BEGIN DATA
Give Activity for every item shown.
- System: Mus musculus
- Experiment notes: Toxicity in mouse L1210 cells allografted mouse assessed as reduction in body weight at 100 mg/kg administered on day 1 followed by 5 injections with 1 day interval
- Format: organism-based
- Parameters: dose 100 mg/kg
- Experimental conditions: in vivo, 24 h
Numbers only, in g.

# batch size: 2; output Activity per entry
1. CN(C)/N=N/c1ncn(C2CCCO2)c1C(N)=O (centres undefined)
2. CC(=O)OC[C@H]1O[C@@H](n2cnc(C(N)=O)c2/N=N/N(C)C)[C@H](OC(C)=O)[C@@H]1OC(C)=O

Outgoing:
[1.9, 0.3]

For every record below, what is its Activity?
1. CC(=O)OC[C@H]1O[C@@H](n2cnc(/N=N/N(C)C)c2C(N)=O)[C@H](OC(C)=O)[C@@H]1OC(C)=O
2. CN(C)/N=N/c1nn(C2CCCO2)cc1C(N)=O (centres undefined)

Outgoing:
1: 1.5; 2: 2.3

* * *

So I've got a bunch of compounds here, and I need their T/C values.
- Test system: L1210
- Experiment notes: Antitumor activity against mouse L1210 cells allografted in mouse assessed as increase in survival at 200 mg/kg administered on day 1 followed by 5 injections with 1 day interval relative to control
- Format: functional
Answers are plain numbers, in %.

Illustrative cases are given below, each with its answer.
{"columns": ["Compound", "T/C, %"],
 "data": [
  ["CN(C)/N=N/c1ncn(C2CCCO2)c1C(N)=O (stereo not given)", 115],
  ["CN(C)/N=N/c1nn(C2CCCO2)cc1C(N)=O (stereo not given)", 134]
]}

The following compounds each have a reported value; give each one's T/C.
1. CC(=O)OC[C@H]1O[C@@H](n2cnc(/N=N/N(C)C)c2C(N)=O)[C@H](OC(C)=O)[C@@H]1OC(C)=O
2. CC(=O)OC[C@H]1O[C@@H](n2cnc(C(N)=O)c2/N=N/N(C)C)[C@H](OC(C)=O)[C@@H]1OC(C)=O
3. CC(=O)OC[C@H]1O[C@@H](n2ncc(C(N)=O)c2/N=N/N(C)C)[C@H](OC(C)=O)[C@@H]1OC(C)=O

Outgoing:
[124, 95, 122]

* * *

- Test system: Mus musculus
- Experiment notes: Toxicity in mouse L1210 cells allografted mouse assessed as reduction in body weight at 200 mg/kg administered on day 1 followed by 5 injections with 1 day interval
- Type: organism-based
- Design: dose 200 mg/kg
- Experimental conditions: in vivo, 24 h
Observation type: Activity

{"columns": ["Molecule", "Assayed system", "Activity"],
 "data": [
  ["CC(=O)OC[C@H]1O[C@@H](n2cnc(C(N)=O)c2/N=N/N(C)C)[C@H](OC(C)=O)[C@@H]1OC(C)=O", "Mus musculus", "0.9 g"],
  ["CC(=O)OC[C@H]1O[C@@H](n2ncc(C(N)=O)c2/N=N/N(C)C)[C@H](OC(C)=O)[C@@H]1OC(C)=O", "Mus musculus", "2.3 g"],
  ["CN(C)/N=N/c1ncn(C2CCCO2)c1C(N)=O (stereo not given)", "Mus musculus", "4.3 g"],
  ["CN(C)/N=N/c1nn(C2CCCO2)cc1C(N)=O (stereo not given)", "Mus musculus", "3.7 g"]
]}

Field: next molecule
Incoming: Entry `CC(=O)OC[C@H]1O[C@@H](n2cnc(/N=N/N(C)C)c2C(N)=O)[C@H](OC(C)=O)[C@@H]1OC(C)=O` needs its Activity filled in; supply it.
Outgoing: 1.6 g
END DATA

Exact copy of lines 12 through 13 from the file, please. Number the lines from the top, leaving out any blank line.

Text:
[1.9, 0.3]

For every record below, what is its Activity?